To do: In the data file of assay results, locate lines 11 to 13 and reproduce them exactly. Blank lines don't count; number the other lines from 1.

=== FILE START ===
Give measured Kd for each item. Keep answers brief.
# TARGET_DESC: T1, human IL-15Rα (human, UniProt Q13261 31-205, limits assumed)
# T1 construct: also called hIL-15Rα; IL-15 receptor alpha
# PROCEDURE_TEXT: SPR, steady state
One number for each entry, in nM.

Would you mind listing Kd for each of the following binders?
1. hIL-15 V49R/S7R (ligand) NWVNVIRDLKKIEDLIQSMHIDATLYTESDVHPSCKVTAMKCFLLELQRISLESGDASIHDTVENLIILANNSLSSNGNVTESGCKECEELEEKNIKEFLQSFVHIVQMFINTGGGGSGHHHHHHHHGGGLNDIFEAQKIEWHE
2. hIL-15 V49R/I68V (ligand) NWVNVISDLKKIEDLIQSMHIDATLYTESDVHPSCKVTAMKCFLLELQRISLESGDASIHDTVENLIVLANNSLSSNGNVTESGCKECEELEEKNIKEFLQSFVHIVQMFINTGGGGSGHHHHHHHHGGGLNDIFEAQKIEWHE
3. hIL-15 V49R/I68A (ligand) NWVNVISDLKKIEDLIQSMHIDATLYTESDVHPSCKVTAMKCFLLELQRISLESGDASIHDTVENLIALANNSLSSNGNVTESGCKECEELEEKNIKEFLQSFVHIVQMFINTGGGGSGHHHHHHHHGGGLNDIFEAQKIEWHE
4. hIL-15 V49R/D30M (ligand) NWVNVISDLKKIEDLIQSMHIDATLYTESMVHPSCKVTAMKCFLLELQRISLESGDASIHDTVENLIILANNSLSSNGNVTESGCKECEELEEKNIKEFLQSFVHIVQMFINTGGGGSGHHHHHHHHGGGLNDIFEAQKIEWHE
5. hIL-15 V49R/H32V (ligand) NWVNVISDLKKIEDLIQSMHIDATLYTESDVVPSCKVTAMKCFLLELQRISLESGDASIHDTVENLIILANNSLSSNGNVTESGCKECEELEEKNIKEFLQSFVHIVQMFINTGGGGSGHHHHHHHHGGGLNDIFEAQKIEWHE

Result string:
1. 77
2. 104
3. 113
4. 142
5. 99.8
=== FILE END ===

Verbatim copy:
5. hIL-15 V49R/H32V (ligand) NWVNVISDLKKIEDLIQSMHIDATLYTESDVVPSCKVTAMKCFLLELQRISLESGDASIHDTVENLIILANNSLSSNGNVTESGCKECEELEEKNIKEFLQSFVHIVQMFINTGGGGSGHHHHHHHHGGGLNDIFEAQKIEWHE

Result string:
1. 77